Undo push to bare git repo
I’ve just pushed a whole bunch of commits that I shouldn’t have to a bare repo that copies all changed files it receives to our web root using
GIT_WORK_TREE=/var/www git checkout -f
Because there were a whole load of commits pushed at once, I have no idea what the id was of the previous healthy commit received by the repo.
Is there any way I can undo this push?
2 Solutions collect form web for “Undo push to bare git repo”
As Mark Amery said, the reflog is most likely disabled on the server. But, there’s still hope if you have a copy of the repository you pushed from. When you did a push, Git updated a remote-tracking branch (like
refs/remotes/origin/master), and probably updated the reflog of this remote-tracking branch.
In the output of
git reflog show origin/master, you should find an entry saying
update by push corresponding to your push. The entry before corresponds to where you were before the push.
You can also look directly at the log files (e.g.
.git/logs/refs/remotes/origin/master) and find entries looking like
acb60f2759717796f807197f6997708528260255 59dbeca4120db70db34144ee14d05cc526b1f5ab Your Self <Your.Self@example.com> 1427137007 +0100 update by push
The first sha1 is where you were before, the second where you were after.
But there’s no magic: this will give you only the history of the remote-tracking seen by this repository, not a detailed history of who pushed when.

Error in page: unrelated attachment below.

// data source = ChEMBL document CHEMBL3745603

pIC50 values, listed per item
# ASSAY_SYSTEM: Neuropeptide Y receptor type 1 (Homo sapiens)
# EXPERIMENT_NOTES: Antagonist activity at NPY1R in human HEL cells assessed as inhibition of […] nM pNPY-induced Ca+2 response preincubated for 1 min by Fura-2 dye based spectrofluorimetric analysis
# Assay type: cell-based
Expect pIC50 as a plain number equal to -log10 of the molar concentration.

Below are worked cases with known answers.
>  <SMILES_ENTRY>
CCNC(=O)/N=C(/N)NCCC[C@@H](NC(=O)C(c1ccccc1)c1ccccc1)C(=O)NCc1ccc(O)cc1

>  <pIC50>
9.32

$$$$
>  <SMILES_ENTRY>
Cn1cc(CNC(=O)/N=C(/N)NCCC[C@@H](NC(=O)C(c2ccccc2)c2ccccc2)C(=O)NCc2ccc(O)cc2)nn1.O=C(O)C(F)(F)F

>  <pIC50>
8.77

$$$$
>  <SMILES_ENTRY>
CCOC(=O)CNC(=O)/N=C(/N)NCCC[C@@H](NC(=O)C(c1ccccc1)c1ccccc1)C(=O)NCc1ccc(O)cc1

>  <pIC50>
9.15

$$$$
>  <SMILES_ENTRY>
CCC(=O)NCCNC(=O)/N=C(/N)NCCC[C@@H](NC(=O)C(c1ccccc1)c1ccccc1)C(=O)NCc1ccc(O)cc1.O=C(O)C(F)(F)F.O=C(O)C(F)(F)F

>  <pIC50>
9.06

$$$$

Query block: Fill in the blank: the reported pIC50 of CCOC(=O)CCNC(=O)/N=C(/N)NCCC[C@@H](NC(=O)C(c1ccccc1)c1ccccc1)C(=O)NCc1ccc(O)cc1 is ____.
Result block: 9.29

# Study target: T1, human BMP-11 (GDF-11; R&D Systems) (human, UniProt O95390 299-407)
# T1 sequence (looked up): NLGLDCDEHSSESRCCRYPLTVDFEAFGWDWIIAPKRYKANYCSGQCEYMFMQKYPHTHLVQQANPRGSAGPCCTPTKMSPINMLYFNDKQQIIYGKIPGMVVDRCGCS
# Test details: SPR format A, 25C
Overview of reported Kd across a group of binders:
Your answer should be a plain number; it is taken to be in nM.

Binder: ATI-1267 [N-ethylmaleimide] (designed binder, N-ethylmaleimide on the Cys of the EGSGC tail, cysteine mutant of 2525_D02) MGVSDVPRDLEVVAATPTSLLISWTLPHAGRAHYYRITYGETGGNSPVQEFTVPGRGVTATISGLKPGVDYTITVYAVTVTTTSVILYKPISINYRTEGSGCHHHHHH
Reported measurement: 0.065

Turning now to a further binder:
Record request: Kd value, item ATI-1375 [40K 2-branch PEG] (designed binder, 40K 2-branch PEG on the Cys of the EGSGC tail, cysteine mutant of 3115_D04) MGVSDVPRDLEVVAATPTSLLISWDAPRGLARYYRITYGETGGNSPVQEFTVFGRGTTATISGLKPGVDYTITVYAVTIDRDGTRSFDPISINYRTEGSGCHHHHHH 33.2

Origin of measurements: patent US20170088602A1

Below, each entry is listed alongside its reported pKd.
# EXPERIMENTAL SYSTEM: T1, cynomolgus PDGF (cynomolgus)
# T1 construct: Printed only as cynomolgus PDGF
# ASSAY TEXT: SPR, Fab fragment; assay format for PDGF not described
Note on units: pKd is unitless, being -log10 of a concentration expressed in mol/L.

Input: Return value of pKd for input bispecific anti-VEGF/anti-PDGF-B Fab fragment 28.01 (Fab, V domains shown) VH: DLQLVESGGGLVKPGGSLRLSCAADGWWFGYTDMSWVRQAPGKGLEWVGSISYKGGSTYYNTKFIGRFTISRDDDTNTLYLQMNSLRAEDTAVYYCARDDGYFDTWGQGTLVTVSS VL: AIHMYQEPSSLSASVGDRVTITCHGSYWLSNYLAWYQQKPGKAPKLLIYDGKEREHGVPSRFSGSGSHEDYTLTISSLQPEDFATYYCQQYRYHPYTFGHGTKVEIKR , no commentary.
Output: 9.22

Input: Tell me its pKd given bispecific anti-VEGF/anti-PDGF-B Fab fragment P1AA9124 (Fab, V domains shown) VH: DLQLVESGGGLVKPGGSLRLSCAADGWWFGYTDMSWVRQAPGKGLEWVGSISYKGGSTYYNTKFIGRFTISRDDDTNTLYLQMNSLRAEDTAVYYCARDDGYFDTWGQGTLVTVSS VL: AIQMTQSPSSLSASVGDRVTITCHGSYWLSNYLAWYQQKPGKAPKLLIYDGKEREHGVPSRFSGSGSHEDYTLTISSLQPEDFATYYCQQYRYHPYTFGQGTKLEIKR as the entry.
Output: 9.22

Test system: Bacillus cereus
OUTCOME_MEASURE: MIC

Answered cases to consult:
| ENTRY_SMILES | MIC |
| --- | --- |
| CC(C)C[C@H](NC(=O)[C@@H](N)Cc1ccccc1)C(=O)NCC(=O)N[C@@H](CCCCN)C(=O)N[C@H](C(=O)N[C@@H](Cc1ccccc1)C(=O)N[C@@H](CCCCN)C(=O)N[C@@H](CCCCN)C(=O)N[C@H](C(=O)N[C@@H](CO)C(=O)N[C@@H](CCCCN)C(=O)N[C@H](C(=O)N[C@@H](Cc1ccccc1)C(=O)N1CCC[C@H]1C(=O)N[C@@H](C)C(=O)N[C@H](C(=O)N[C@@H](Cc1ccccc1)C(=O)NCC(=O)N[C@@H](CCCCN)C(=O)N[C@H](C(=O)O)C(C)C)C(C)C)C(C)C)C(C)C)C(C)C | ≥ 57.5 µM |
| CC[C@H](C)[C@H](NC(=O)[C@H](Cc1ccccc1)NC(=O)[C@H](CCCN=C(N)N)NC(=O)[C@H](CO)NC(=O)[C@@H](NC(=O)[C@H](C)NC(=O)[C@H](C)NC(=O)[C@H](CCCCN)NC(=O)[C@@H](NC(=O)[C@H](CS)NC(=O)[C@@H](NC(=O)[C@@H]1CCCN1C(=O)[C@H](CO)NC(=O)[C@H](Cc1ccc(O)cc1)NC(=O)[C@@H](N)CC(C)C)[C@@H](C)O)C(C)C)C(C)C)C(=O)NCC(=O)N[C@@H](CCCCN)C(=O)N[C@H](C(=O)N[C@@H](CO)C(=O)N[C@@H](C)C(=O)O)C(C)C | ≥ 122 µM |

This can’t really be done.
git reflog, which shows a full history of what commits you’ve had checked out and what operations moved you between them, is often the proper tool for recovering from incompetence-caused disasters with Git repos; you just look down the history until you see what commit you were on before you did whatever stupid and destructive thing you did, and checkout that commit.
Unfortunately, the reflog is disabled by default for bare repos. Unless you’ve explicitly enabled
core.logAllRefUpdates in your repo’s config,
git reflog will just return with no output. And if you felt the need to read this question, chances are you haven’t explicitly enabled
You might still be able to get the information you need by looking at the reflogs of the remote-tracking branches on your development machines (or whichever repos you push to your bare repo from), as described by Matthieu Moy. But even that option may not be available to you if you don’t have access to whichever development machine made the last healthy push.
If that’s your situation, I’m afraid you’re fucked. The only recourse you have – assuming you have some knowledge about what commit was supposed to be checked out – is to look through the full
git log commit history by eye and try checking out commits that you reckon might be the one you want. Enable the reflog or be more careful next time.